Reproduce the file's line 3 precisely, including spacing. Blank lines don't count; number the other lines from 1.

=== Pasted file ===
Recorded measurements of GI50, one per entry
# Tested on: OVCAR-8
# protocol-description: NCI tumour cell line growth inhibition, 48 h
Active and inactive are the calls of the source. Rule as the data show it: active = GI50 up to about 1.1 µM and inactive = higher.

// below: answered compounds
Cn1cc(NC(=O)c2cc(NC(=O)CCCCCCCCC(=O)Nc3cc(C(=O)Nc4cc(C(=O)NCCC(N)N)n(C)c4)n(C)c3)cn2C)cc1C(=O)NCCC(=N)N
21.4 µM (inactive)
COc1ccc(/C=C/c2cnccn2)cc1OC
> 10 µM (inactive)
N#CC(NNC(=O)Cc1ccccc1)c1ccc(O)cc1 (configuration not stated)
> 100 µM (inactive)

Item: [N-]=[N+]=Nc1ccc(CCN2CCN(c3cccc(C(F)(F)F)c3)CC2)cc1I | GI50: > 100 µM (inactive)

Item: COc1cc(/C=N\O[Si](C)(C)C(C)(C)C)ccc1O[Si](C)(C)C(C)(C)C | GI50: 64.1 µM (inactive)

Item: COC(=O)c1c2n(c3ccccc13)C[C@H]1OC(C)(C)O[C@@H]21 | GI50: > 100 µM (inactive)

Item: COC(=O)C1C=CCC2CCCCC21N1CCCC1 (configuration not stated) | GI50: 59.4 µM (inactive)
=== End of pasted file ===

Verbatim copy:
# protocol-description: NCI tumour cell line growth inhibition, 48 h